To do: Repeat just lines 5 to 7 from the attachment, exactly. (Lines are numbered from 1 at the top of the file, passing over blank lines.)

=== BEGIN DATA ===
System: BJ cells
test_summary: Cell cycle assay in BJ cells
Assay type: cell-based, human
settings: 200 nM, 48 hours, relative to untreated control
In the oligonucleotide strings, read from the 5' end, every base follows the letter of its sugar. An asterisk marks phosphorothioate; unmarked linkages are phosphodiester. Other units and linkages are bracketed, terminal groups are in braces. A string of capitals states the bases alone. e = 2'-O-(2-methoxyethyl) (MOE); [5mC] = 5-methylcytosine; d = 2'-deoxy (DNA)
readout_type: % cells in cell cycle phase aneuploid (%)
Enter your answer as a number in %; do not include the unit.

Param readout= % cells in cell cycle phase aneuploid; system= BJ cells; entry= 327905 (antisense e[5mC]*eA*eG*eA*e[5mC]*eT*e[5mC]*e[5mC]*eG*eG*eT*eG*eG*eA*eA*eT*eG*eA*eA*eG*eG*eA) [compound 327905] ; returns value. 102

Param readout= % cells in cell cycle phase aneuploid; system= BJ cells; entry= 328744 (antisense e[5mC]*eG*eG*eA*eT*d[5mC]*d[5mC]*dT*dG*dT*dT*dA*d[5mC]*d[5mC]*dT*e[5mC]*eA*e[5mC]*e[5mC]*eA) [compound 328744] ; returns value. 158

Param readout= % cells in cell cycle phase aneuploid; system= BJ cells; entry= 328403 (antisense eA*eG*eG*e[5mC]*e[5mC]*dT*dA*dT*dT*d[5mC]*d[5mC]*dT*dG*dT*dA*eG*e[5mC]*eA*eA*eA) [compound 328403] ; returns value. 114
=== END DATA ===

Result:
In the oligonucleotide strings, read from the 5' end, every base follows the letter of its sugar. An asterisk marks phosphorothioate; unmarked linkages are phosphodiester. Other units and linkages are bracketed, terminal groups are in braces. A string of capitals states the bases alone. e = 2'-O-(2-methoxyethyl) (MOE); [5mC] = 5-methylcytosine; d = 2'-deoxy (DNA)
readout_type: % cells in cell cycle phase aneuploid (%)
Enter your answer as a number in %; do not include the unit.